SOLVE magazine Issue 01 2020 | Page 21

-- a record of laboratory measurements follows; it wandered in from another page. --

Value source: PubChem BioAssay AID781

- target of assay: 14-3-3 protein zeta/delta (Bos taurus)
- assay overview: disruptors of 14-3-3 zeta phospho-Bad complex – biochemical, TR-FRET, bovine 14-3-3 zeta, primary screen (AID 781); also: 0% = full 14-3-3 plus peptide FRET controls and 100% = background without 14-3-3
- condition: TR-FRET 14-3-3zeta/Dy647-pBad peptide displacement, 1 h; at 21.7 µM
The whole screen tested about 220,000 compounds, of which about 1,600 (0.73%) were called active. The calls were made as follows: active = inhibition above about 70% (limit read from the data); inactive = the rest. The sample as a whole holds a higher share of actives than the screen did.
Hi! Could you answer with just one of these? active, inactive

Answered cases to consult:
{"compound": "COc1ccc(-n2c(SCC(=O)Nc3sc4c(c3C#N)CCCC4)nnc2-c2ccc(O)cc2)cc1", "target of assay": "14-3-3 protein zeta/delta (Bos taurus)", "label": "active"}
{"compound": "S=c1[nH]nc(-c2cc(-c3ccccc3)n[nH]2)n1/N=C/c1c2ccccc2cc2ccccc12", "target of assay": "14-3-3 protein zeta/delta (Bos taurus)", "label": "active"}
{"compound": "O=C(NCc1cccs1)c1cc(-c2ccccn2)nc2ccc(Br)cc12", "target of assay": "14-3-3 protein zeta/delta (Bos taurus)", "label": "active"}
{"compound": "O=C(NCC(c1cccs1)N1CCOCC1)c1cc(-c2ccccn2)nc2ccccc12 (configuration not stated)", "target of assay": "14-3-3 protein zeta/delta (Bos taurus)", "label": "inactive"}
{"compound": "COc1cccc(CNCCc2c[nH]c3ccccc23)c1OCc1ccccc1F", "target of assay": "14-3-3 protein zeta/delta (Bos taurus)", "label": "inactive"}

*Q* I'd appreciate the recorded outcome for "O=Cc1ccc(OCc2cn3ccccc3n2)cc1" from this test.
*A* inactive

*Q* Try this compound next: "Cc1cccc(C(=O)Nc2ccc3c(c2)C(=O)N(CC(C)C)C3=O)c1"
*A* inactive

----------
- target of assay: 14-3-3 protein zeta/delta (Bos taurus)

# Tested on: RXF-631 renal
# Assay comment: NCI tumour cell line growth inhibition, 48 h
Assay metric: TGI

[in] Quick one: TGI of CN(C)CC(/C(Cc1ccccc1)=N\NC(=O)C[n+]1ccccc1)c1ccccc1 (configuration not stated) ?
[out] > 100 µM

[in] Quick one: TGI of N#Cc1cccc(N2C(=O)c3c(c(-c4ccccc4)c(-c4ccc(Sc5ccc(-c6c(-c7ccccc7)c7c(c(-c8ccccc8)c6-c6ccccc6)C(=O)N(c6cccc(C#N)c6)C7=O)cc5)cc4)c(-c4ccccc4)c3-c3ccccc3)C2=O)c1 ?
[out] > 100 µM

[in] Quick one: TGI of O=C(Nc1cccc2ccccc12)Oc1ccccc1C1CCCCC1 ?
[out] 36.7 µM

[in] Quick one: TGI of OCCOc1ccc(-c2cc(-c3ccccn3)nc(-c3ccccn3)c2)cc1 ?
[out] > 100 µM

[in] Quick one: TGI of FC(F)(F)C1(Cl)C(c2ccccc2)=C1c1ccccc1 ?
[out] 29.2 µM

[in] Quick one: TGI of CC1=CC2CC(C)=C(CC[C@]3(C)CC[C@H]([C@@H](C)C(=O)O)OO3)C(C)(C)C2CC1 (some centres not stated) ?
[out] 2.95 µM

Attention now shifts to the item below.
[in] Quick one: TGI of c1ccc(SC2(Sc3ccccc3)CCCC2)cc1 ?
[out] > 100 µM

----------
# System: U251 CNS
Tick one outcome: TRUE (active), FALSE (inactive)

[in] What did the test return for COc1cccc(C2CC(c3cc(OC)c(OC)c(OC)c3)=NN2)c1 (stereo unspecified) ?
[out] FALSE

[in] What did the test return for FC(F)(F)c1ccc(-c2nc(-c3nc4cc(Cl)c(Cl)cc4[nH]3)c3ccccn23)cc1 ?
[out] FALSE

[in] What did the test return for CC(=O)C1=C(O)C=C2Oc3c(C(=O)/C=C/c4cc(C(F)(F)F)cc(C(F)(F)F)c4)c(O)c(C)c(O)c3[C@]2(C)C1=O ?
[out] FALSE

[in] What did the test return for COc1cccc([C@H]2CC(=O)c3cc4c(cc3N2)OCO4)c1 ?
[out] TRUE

SUSTAINABILITY AND THE ENVIRONMENT: FOOD PACKAGING The buck stops on a shop shelf near you Is food packaging ruining our environment or harbouring the means to help save it? Food packaging and food waste are uncomfortable travelling companions in an era in which people are awakening to sustainability issues, particularly those issues that many feel should be within personal control. This makes food packaging a popular target of complaint for littering landscapes, clogging up landfill and injuring wildlife. Its partner in crime is food waste, with estimates that up to 40 per cent of food produced by today’s industrialised highimpact agriculture goes uneaten. Both of these issues have been on the receiving end of campaigns for change, including outright bans of some types of packaging, but research is showing that packaging may hold the answer to both problems. Paul Trott, Professor of Innovation Management and Head of the Strategy, Enterprise and Innovation Subject Group, says the key is to use the right packaging in the right ways, even though research shows it is not that simple. Professor Trott and members of his team – including Dr Chris Simms, his former PhD student and now a Reader in Innovation Management and New Product Development – use their knowledge, discoveries and insights to help companies innovate more effectively. This work has allowed them to put food packaging into a different perspective. “There are many examples where a company has been able to reduce its food waste by developing new packaging,” Professor Trott says. “One project concerned soft fruits, such as strawberries and raspberries. They have a short shelf life, and as they mature they produce gases. It’s better to release many of those gases, but not all. Oxygen is best retained. The solution is a plastic film, which has a certain number of microscopic holes of a certain size to release spoilage gases but retain oxygen. A soft fruit company, in collaboration with Marks & Spencer, has now developed a technique for setting the correct number of holes in the film for a specific fruit, potentially doubling the shelf life and greatly reducing spoilage and waste. Similar ‘smart’ packaging can also aid health and hygiene: “For example, very often you now buy a chicken which you cook in its packaging, reducing the risk of bacterial contamination through handling.” The roadblock Professor Trott and his team have undertaken allied research investigating the power relationships in the supply chain. In the food industry, the supply chain primarily comprises the retailer, supplier and foodprocessing factory. Recent research looked at whether retailers encourage or block the development of new products, particularly those that could enhance recycling and reduce waste. The evidence was unambiguous: supermarkets just won’t accept product or packaging innovation if there is a cost. “Suppliers will say, we’ve got lots of new products, we want to do this, we can do that. Retailers will tend to say, no because it will increase the price. Or they’ll say, yes, but we don’t want an increase in price,” Professor Trott says. “Retailers have the power. Ultimately, introducing or not introducing new products becomes their decision because they hold the dominant marketplace position.” Professor Trott and his team gather There are many examples where a company has been able to reduce its food waste by developing new packaging. – Paul Trott PHOTO: 123RF data by speaking directly to companies, large and small, which supply food retailers. “The research is raising issues for industry consideration. Are the retailers too powerful? Should action be taken?” Professor Trott says a study investigated how the food industry develops new products; knowledge that has direct relevance to developing more environmentally sustainable packaging. “It found the amount spent on research, innovation and development in food is tiny – just one per cent of all revenue. Compare this to the automotive industry, which spends approximately six per cent, or the software industry, which spends nine per cent, both of which employ large numbers of scientists and engineers. “By comparison, the food industry is all about processing and manufacturing, playing around perhaps with machinery or tweaking a recipe, and very much trial and error and adaptation.” Professor Trott puts this down to the near total emphasis on cost and, again, this leads back to the supermarkets. The conundrum for companies and the national economy is that food manufacturing is the biggest manufacturing sector in the UK. “You wouldn’t have to increase spending on research and development very much to have a dramatic impact … plus there is overwhelming evidence that firms that invest in R&D and innovation tend to outperform their competitors,” Professor Trott says. “It should be food for thought.” ISSUE 1 / 2020 21